Cytostatic drugs, that is, chemotherapy, can stop the spread of cancer cells or destroy them. However, although standard chemotherapy is toxic to tumor cells, it is also toxic to healthy cells.
Especially rapidly dividing cells, such as those of the bone marrow, hair roots and mucosal cells in the gastrointestinal tract, are affected by it, causing harmful side effects for patients: nausea, vomiting, sweating, tremors, fever, hair loss, loss of appetite, diarrhea, stomach pain, blood disorders, fatigue, high risk of infections and deterioration of different organs.
However, if the chemotherapy were aimed specifically at the tumor cells, the collateral effects of this aggressive anticancer therapy would be eliminated.
Now, an innovative therapy can direct chemotherapy drugs directly to the tumor cells of the female reproductive tract through a curious transport system: sperm.
The laboratory of Dr. Haifeng Xu, of the Leibniz Institute for Solid State Research and Materials, in Germany, has developed sperm with doxorubicin, a chemotherapy drug, and has spread it in a laboratory environment to tumor cells of cervical cancer. As a result, sperm killed 87% of the tumor cells in less than three days.
An advance that, although it has not yet been tested in humans, could mean a revolution in the treatment of cancer, increasing the life expectancy of patients undergoing treatment, and allowing much more effective targeting of anticancer treatment.
How can sperm recognize tumors?
The key to the revolutionary therapy lies in the ability of sperm to detect tumor cells. To achieve this, the German team equipped the sperm with small four-arm magnetic harnesses that allowed them to be guided by magnets. As described in the study, it is a micromotor driven by sperm.
When the sperm hit a solid tumor, the arms open, releasing the sperm and allowing them to swim towards the tumor. Once there, the drug is administered through the fusion of the tumor cell membrane with the sperm.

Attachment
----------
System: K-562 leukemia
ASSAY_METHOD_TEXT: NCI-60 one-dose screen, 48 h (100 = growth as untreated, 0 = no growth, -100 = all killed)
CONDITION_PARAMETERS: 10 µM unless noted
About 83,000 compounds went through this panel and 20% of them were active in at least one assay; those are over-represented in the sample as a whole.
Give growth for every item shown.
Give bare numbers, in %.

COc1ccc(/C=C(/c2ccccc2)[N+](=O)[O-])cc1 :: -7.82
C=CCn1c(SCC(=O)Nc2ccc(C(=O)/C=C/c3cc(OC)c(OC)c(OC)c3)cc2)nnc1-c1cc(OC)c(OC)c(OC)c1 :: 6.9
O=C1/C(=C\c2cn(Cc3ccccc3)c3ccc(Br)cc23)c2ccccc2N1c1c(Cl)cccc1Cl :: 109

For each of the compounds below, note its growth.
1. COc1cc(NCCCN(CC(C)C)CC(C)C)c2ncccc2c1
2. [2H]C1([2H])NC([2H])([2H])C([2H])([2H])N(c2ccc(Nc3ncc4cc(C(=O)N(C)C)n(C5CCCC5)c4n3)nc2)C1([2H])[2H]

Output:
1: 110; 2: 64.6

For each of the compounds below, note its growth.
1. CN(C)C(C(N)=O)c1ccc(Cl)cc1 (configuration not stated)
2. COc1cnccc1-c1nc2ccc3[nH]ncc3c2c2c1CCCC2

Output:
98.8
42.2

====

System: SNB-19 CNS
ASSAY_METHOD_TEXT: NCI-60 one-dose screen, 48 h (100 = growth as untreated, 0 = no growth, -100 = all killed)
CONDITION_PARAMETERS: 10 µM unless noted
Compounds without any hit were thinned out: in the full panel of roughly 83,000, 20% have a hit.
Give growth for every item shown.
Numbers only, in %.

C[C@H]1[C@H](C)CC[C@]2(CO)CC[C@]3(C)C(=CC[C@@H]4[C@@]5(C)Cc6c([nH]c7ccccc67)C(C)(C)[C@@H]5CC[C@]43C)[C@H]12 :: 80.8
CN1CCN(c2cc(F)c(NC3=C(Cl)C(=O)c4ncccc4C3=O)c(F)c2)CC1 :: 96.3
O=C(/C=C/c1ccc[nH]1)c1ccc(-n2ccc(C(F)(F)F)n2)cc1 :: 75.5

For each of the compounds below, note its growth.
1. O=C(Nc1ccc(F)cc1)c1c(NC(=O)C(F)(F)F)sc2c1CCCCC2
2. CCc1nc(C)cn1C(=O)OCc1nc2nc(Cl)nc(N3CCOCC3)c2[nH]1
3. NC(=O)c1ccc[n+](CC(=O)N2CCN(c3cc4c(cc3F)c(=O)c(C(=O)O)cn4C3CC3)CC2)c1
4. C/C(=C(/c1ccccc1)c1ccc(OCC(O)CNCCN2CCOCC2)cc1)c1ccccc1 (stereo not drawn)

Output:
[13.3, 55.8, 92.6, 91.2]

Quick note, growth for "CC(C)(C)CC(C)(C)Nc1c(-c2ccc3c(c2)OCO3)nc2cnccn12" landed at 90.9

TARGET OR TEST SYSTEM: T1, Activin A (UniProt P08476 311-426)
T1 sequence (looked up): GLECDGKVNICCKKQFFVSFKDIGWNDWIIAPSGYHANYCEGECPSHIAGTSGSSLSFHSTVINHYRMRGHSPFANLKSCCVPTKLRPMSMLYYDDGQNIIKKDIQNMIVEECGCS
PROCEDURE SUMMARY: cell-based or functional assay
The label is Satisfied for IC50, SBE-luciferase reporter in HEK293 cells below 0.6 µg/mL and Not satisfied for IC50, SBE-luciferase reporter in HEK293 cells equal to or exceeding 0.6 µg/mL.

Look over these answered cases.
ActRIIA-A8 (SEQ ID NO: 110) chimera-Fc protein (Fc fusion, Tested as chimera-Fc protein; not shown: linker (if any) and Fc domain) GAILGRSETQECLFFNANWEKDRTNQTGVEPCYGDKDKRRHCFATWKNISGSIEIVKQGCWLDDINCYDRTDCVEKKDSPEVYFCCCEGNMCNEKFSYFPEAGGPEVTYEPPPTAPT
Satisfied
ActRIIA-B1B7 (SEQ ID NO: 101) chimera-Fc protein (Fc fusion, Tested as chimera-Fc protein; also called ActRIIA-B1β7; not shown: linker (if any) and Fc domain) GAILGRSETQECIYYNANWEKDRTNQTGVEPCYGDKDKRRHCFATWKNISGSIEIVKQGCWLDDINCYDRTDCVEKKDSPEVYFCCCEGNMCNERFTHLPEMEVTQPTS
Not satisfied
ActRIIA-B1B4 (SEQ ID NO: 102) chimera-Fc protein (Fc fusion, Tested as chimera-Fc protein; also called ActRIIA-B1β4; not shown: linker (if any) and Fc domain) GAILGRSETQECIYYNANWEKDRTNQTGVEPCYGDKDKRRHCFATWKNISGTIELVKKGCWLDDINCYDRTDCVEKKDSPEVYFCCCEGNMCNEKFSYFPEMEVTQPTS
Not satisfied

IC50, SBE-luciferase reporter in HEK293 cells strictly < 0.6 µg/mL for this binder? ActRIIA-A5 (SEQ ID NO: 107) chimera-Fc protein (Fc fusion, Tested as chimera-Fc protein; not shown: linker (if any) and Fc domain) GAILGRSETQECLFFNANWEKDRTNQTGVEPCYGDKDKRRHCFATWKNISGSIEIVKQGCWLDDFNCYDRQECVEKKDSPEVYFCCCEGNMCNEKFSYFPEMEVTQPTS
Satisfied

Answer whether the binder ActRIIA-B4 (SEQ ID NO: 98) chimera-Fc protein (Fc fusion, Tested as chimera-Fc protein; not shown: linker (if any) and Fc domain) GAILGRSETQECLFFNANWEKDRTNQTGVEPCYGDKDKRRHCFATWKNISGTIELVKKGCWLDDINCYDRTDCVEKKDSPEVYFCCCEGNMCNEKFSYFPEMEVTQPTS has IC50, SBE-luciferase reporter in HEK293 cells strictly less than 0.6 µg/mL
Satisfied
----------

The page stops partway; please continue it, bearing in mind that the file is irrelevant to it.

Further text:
In general, sperm cells are excellent candidates to operate in physiological environments, since they do not express pathogenic proteins or proliferate to form undesirable colonies, unlike other cells or microorganisms.
According to the results obtained in the laboratory, the sperm cells exhibited a high capacity of drug encapsulation and drug-carrying stability, conveniently minimizing the toxic side effects and the undesired accumulation of drug in healthy tissues.
“In addition to cancer, sperm can be useful in treating other conditions that affect the female reproductive tract, such as endometriosis or ectopic pregnancies,” says study director Dr. Xu.
The shortcomings of chemotherapy
Chemotherapy, despite being one of the most used treatments against cancer, is also one of the most toxic, generating the need to try alternative therapies that reduce the damage in patients, such as immunotherapy, which combats tumor cells using the own human immunological functioning.
Cancer is a complex set of many diseases; therefore, the current trend of its treatment and eradication lies in the personalization of the therapies, and in directing the treatment to the tumor cells themselves, rather than to the body as a whole.